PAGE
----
Shane Goldsmith: Even their charity is different. Like you said, they often are less interested in local issues. And especially now, there’s a sense that we’ve got it covered here. But also there’s an instinct to want to do their own thing.
Donna Bojarsky: The idea of umbrella giving (giving money to a single organization, which then has a process for deciding where it will go) has really been challenged, particularly by younger generations, who are more interested in DIY giving.
Shane Goldsmith: Yes, for many, it’s like they’d rather feel 100% responsible for creating some little teeny tiny widget than feel part of a collective that made possible a game-changing, major victory. Also they want it to be very be tangible and immediate. Social change takes a long time, and, you have to find joy and celebration in incremental change.
Donna Bojarsky: Not the easiest sell.
Shane Goldsmith: What Liberty Hill has done well all these years is working with people of inherited wealth to do their philanthropy as part of a collective, which directly supports people who are on the front lines. That strategy continues to be critically important and we need to convey it to that next generation of young people of inherited wealth. Liberty Hill has done well in really democratizing philanthropy. We have giving circles, we have funds that focus on particular issues, such as African Americans who are engaged in philanthropy or want to be, and also one that focuses on younger people. We want to engage a broader base of people in philanthropy and show them the power of collective support, and the idea that you don’t have to give $50,000 to make a difference.
THE THREE BIG IDEAS
Donna Bojarsky: What levers do you find are working with people? What are their sweet spots to try to convince people to be engaged and giving?
Shane Goldsmith: A starting place for Liberty Hill is progressive values. I’m not going to convince anyone to be progressive. Also, I have found it easiest with people that come with an analysis of structural issues and some understanding of movements. For example, if they really don’t see structural injustice or, or are not interested in the collective movement kind of change making, it’s very rare to get a large gift from them. But if they sort of get that, they can be moved slowly over time. We have just launched an agenda which lays out three very specific concrete tangible big wins that we’re going to help drive over the next few years. We’ve never done anything like this before.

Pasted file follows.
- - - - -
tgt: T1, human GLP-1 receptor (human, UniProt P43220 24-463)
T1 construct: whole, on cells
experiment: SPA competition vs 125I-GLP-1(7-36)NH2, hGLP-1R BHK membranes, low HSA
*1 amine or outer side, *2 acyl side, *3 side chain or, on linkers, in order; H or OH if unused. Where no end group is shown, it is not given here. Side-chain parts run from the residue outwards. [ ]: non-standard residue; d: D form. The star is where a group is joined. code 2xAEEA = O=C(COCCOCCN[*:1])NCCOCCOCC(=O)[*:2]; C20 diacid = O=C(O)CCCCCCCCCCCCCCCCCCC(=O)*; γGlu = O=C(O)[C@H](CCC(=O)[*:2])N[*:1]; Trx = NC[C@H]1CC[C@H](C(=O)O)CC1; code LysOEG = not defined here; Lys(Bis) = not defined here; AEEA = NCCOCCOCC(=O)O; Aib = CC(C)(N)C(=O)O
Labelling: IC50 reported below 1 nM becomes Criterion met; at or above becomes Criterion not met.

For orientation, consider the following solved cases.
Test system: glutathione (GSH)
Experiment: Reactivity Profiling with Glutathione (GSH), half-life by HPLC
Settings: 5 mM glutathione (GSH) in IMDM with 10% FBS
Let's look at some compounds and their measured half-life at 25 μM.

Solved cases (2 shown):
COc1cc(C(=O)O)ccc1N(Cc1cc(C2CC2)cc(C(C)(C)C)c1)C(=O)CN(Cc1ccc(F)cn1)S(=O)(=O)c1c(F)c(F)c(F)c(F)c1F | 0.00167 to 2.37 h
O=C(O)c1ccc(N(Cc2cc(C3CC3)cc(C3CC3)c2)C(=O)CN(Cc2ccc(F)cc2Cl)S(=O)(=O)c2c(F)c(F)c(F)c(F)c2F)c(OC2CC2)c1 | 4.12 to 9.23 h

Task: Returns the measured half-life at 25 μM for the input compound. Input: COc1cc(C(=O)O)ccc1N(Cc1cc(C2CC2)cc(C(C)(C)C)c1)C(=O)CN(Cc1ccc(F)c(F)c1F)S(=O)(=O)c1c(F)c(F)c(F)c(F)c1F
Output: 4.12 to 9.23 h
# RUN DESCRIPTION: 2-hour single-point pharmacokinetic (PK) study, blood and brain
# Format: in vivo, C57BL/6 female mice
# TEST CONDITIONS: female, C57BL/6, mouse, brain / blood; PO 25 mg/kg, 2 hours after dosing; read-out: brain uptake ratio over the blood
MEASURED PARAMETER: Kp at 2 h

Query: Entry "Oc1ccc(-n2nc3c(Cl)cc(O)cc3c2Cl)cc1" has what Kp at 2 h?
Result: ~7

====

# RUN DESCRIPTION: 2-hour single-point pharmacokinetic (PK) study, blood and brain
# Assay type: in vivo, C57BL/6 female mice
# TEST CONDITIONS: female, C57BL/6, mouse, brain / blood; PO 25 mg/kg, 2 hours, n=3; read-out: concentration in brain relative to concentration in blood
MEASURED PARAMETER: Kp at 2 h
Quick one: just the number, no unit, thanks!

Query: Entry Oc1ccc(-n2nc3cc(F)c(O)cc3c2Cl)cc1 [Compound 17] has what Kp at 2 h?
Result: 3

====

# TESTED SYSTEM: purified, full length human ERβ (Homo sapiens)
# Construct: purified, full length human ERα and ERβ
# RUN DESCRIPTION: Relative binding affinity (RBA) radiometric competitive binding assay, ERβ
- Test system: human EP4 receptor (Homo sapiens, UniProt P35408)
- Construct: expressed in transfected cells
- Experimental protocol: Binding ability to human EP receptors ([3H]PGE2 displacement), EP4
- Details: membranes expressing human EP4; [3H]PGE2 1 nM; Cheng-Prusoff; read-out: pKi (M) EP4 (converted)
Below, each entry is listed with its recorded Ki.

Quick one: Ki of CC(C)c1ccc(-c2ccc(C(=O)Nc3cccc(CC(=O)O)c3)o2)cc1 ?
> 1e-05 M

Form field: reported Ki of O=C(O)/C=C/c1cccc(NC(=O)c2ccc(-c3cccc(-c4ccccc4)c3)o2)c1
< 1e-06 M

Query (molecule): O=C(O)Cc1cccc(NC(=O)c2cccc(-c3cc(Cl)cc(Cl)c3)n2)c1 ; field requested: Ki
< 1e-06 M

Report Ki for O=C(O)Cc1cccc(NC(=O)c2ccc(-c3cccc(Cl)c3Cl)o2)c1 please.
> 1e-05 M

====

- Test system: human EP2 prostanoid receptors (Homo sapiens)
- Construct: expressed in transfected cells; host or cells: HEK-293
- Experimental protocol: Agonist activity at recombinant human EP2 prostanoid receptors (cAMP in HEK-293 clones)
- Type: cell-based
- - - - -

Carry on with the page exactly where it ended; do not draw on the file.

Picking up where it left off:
Donna Bojarsky: What are they?
Shane Goldsmith: One, we’re fighting to ensure a roof over every head. Two, we’re going to eliminate oil drilling near homes and schools. Three, we’re going to end youth incarceration as we know it. Liberty Hill has always held true to the value that social change work on the front lines can address quite varied needs, can take a very, very long time, and is full of risk, full of failure and success. However, with the new donor base, we’ve found that that story is just not as compelling. We’re going to keep doing that, but we’re also going to raise new and additional money to focus on these three things; both because we think we can win and make a huge difference in the lives of the people we care most about, and also because it makes it tangible and immediate to people for whom that is key.
LEADERSHIP IN LOS ANGELES
Donna Bojarsky: How do we deal with the challenge of how siloed this city is? The progressive movement wanted to avoid concentrations of power, but their legacy today is a dispersal of power among overlapping agencies with rules that tend to thwart any concerted action to address social change in a purposeful way.
Shane Goldsmith: Obviously power in Los Angeles is very dispersed. Everything about Los Angeles is dispersed. We all are very aware of the downsides of that. But, on the other hand, Los Angeles's lack of concentration of power creates opportunities for more leaders to emerge throughout the city. And to the extent that we’ve been able to build coalitions of those communities and leaders across Los Angeles, that’s where the power comes from. So, for better and worse, we can build a tremendous amount of power through those types of coalitions. Unlikely allies have been key to some of the greatest victories that have made Los Angeles the progressive region that is. It’s our work to figure out how to unite somebody from the valley with somebody from south LA. Just how to get them in the same place at the same time is an effort.
Donna Bojarsky: How do you define leadership?
Shane Goldsmith: I’m old school this way. I really believe that the fundamental definition of a leader is somebody who has a following.
Donna Bojarsky: I was just laughing because, there are many people who think they’re leaders except if they look around, there’s no one behind them.
Shane Goldsmith: [Laughs] Right.
Shane Goldsmith: We see leadership all over the place; you see leaders in schools and in apartment buildings. Leaders pop up everywhere they are needed. Liberty Hill certainly has been good at identifying and recognizing those leaders. Liberty Hill’s bread and butter is finding the people who are otherwise ignored and giving them the support, and training, and resources they need to become the leaders that they can be.